The expanding waistline of the modern woman hides a multitude of health risks, including type 2 diabetes and cardiovascular disease.
We are always striving for bigger and better. Skyscrapers are taller, food now comes as super-sized and it seems our bodies are also reaching new limits.
Compared to our 1950s forebears, women are larger in every way. On average, we’re two inches taller, more than a stone heavier and have gone up an average of three shoe sizes. The classic 37-27-39 vital statistics of 1950s woman are considerably smaller than the 40-34-40 of today.
The figures were deduced by comparing a National Sizing Survey from 1951 to a new study of women’s body shapes by The Vitality Show.
This expansion of waistlines has concerned experts. According to the studies, the average woman’s waist has ballooned by more than seven inches since 1951. It seems a combination of processed foods, lack of exercise and stressful lifestyles means British women are piling on the pounds.
‘When we are stressed, the body releases extra energy in the form of fat and glucose to prepare us for the “fight or flight” mechanism,’ says nutritionist Dr Marilyn Glenville.
‘Unless you do something physical, this is redeposited as fat around the middle of your body. The reason fat targets the middle is because it’s close to the liver, where it can be quickly converted back into energy if needed.’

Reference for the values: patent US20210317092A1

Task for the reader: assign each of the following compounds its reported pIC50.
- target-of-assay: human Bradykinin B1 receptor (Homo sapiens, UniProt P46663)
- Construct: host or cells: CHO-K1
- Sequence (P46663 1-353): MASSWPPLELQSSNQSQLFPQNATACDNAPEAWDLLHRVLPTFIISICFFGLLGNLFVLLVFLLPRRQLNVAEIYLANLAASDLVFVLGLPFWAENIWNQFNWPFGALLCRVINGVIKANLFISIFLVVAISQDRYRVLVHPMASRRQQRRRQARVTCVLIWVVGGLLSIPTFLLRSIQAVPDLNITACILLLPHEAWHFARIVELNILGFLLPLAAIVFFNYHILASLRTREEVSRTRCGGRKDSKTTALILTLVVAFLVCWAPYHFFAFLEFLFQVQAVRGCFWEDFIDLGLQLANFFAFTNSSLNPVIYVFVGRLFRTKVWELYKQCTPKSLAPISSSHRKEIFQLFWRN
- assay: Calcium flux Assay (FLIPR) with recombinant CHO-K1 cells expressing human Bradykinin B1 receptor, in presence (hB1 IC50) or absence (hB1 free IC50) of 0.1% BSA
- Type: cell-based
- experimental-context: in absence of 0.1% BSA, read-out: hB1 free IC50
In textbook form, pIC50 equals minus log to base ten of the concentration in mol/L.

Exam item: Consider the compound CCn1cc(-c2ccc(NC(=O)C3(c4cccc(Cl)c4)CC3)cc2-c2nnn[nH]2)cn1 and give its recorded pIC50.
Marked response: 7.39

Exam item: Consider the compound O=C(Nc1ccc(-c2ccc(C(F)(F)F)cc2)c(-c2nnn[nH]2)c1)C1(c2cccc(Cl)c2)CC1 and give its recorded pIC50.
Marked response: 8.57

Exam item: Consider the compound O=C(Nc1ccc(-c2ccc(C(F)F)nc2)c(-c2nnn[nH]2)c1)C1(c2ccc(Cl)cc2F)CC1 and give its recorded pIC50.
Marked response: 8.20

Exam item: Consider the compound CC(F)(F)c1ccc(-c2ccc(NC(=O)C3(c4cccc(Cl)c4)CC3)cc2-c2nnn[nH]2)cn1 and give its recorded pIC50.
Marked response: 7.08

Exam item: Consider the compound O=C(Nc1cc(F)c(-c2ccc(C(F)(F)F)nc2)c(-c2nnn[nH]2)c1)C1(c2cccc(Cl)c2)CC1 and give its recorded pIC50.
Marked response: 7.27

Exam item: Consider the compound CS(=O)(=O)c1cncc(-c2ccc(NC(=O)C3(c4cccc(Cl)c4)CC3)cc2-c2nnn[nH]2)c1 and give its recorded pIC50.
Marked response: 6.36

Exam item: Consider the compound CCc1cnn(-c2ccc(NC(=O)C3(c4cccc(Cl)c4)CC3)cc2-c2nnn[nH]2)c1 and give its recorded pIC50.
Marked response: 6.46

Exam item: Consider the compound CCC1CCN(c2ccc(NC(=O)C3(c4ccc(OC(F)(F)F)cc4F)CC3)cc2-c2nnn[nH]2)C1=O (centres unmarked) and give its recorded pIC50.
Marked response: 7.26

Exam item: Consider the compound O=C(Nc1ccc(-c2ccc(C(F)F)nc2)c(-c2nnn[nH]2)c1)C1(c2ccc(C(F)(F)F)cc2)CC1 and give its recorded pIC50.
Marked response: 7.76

The study by The Vitality Show also revealed the average waist-to-hip ratio (WHR) of today’s woman is 0.83, compared to 0.7 in the 1950s. Doctors say a healthy WHR for women is 0.8.
These extra inches mean that not only have women lost their hourglass figures but they are also risking their health as well as their chances of conceiving.
Dr Tom Brett of LloydsPharmacy.com says: ‘Having extra fat on your abdomen, rather than on your bottom or elsewhere on your body, puts both men and women at an increased risk of type 2 diabetes and cardiovascular disease. Excessive fat in your abdomen is known as central obesity and it’s partly due to fat accumulating around your internal organs.’
Written by By Amanda Bown
Original article published in Metro: 27/02/2012